Opinion: PM Abiy Ahmed Nobel Peace prize should Birth New Africa Voice

The choice of Ethiopia’s Prime Minister, Abiy Ahmed Ali (PhD), as the recipient of the highly coveted Nobel Peace Prize, has brought special excitement and a sense of hope of a new beginning in Africa.
Abiy Ahmed’s election as Prime Minister in 2018 raised optimism in the continent, and his tireless efforts to bring about reconciliation and peace not only in his country, Ethiopia but also in the continent have brought new hope to many people.
As a Prime Minister, Dr Abiy, a 40-year-old young leader, has demonstrated that beyond age, he has a vision and values. He’s an iconic figure for Africans and the world, and an inspiration for millions of young people. His historic achievements, hard work and vision inspire hope among the youth.
In just over one year in office, Abiy has implemented staggering reforms, appointed a new cabinet made up of 50 per cent women, and supported the election Sahle-Work Zewde, as the first female President of the Federal Democratic Republic of Ethiopia.
Just three months after assuming office, Ethiopia’s Prime Minister held a historic meeting with the Eritrean president Isaias Afwerki and formally ended a 20 years old stalemate between the two countries – one of Africa’s most entrenched conflicts.
Professor Wangari Maathai, a Nobel Laureate who hailed from Kenya once observed that peace and security are a prerequisite for development and all human beings aspire and deserve them. She noted that for decades many African states have hardly enjoyed peace and security – they have suffered from lack of enlightened leadership.
Looking at the present state of Africa, and the leadership crisis in the continent, Abiy Ahmed stands out as a shining light, an inspirational force among young people and a new dawn for Africa’s transformation agenda.
Because of the myriad of challenges and untapped opportunities, Africans are searching for new voices, new ideas and new progressive leaders.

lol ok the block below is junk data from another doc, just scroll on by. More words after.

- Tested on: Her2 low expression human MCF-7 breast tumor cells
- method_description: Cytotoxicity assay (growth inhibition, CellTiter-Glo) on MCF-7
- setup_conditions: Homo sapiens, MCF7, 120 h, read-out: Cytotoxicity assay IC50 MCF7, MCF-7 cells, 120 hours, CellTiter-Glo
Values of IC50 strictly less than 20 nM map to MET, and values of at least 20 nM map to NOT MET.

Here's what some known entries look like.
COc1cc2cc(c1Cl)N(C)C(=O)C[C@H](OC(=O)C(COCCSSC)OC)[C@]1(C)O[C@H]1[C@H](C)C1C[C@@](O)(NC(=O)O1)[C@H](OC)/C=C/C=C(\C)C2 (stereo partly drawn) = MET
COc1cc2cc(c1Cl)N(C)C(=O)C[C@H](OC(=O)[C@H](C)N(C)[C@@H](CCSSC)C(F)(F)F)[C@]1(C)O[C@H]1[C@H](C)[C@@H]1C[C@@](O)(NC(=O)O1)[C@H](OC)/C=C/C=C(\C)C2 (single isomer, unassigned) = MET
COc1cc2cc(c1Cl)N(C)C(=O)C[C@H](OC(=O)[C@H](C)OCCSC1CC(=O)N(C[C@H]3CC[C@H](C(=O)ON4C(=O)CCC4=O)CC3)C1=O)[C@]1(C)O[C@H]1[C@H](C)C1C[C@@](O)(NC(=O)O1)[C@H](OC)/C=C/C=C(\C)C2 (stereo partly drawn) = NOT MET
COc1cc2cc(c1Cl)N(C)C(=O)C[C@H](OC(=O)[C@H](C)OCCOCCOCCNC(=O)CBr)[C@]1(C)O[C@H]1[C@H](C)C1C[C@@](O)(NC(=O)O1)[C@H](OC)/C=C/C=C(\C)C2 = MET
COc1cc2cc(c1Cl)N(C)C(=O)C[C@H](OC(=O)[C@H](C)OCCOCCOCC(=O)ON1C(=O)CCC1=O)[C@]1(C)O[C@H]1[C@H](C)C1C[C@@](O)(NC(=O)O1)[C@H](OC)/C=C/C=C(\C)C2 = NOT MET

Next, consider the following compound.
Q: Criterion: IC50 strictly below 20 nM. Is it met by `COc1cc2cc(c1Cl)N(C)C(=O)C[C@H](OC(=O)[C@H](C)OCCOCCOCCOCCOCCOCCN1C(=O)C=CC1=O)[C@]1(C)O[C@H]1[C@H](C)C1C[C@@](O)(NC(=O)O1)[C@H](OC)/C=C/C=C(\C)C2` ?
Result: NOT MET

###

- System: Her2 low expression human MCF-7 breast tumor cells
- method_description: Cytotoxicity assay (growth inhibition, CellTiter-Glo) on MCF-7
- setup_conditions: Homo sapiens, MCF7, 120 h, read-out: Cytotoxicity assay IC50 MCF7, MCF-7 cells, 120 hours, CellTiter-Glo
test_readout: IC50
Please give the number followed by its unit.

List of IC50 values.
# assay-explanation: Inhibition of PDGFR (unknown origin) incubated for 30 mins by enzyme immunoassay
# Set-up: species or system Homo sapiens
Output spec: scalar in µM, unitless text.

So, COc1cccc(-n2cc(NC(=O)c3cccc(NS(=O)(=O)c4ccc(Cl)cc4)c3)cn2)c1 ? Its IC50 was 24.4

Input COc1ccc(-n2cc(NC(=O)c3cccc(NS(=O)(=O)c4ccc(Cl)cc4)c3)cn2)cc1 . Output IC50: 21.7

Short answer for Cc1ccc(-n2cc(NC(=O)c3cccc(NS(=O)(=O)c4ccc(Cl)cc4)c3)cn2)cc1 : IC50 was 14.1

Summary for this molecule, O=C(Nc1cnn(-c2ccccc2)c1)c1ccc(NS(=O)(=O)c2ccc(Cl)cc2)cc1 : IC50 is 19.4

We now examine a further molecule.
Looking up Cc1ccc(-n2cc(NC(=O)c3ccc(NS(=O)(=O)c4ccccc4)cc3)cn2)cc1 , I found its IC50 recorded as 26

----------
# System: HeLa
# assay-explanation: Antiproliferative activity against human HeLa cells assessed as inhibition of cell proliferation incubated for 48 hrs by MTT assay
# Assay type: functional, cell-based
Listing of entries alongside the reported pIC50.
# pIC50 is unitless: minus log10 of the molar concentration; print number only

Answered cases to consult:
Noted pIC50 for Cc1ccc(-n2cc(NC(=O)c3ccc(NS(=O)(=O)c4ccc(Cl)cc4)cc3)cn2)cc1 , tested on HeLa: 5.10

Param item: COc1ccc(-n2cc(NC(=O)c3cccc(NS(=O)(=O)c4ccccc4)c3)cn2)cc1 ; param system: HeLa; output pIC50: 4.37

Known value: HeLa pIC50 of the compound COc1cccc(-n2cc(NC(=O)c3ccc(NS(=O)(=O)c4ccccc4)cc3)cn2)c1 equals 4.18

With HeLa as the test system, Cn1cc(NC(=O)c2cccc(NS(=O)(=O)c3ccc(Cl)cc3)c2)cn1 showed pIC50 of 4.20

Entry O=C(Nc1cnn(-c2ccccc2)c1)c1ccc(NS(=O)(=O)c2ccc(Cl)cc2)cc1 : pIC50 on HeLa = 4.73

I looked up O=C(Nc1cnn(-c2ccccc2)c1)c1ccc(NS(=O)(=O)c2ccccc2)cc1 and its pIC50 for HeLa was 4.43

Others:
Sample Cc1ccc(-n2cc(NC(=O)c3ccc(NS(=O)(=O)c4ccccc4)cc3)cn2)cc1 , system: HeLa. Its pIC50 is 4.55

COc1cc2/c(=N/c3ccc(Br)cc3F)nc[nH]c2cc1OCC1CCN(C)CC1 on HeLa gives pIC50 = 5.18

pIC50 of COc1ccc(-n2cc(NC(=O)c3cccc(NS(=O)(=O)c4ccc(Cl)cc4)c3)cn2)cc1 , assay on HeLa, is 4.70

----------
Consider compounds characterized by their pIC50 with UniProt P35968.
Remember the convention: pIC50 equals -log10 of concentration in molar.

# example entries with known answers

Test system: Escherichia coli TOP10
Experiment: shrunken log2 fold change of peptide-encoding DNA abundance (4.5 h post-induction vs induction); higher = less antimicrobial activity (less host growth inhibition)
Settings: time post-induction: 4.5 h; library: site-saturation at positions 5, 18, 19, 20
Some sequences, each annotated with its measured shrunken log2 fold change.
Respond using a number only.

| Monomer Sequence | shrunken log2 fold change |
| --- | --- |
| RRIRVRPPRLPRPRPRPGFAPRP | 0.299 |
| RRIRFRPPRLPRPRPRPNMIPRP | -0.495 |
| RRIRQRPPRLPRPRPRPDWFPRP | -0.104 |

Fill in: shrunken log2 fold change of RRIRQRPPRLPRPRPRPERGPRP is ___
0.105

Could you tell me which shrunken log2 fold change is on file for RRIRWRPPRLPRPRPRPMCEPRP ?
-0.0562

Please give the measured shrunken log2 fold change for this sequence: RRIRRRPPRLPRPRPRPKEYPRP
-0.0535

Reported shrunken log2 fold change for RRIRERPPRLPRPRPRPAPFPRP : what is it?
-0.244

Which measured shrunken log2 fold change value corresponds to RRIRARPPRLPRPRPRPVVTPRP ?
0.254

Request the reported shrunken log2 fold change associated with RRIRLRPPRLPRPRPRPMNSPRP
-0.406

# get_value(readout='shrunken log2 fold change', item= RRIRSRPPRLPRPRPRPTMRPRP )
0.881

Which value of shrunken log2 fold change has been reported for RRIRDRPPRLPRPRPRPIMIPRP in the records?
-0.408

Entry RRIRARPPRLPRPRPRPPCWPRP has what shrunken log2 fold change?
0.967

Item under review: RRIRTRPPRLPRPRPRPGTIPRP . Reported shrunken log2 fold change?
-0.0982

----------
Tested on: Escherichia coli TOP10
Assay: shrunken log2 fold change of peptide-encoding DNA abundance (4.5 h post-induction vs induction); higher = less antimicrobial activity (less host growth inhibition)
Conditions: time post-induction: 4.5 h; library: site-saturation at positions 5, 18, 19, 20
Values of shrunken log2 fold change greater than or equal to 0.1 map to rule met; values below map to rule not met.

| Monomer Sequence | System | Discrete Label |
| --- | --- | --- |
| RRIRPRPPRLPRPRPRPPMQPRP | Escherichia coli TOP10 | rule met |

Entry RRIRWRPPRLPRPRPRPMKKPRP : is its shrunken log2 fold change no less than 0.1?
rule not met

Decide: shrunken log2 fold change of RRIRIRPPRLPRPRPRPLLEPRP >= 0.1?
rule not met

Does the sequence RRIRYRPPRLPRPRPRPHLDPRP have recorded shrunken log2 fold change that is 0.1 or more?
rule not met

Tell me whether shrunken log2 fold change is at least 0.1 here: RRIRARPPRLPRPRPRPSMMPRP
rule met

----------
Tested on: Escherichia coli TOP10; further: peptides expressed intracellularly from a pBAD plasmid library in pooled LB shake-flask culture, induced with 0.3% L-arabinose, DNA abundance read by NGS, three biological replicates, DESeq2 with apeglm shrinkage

No doubt, the missing ingredient on the continent is good leadership. The continent is facing certain endemic problems that require a new kind of leadership that is authentic, courageous and intuitive.
Africa is yearning for leaders that are in touch with the needs of the society they govern. Putting the advancement of their citizens’ standards of living and basic human rights at the forefront of their agenda.
Prime Minister Abiy Ahmed, as a transformative figure, has brought honour to Africa and set a positive example for many people especially the youth.  The work that he has done and continues to do is bearing results and yielding progress in Ethiopia, Africa and beyond.
Like his fellow Nobelist, Barack Obama, Dr Abiy has been made a world-famous figure even before settling as a Prime Minister. For that reason, he should not view the award as a mark of accomplishment or a reward for work done. Noting the complex challenges that remain unresolved in Ethiopia and Africa, the prize should be a call to action – to invigorate the regional peace efforts and nurture new leadership in the continent.
With Africa’s large youth population, the Nobel Peace Prize to Prime Minister Abiy Ahmed presents a great opportunity to influence the emergence of a new generation of leaders – an opportunity for developing leaders who can help the continent tackle the increasingly complex challenges.